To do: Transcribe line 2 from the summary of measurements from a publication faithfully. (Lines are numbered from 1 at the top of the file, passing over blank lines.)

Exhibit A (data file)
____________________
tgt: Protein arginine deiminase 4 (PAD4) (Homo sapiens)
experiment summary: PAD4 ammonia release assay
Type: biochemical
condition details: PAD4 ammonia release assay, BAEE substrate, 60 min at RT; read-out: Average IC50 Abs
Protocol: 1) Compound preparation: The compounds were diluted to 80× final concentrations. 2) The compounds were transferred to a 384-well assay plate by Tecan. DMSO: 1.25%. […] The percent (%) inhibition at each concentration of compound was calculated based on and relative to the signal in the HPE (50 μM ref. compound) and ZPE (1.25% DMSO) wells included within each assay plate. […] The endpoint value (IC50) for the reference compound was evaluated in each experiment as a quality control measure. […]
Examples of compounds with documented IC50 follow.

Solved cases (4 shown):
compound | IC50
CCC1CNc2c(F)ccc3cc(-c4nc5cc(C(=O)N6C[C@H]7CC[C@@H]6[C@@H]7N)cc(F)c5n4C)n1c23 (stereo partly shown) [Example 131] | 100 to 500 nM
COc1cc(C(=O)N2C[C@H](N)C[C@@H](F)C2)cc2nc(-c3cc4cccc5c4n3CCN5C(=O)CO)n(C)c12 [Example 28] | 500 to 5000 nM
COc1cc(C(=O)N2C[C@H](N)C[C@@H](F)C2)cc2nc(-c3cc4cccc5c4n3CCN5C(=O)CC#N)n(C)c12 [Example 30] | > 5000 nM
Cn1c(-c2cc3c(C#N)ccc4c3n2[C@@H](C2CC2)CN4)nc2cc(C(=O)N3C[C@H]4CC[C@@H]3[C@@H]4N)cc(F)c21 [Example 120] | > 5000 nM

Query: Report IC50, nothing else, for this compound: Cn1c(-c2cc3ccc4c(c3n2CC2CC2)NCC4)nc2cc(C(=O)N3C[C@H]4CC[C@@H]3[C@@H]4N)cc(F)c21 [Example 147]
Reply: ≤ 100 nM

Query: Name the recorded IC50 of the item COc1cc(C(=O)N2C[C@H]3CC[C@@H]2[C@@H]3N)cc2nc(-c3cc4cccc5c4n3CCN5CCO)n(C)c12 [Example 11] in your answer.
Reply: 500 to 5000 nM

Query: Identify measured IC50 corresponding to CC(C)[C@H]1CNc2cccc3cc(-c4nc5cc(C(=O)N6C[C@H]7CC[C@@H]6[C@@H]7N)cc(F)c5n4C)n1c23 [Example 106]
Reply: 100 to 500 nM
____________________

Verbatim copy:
experiment summary: PAD4 ammonia release assay